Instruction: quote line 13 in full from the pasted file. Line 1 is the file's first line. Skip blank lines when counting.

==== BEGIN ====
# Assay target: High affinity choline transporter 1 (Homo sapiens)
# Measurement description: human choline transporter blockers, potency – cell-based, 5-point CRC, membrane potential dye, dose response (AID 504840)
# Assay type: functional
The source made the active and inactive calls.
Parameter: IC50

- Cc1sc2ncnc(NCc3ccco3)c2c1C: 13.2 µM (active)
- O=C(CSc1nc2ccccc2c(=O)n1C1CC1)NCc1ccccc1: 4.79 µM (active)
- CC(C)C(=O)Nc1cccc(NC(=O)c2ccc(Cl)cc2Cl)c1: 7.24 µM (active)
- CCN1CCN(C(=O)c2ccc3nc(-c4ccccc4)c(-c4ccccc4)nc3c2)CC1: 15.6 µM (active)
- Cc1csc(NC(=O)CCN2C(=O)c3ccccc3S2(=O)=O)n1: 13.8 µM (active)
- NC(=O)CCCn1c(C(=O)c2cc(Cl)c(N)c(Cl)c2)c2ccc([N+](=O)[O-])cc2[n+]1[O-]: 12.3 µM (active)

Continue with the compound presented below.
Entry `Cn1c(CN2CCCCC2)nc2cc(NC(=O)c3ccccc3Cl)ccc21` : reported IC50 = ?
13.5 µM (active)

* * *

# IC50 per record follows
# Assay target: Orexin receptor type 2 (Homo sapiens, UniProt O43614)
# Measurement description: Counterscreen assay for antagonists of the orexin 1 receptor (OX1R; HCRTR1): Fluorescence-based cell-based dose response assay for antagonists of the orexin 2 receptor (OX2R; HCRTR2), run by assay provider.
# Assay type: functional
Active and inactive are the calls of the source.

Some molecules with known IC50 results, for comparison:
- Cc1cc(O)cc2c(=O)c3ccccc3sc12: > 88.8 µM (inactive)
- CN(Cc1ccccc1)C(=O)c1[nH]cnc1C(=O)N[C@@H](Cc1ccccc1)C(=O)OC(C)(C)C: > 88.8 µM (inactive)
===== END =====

Entry `Cn1c(CN2CCCCC2)nc2cc(NC(=O)c3ccccc3Cl)ccc21` : reported IC50 = ?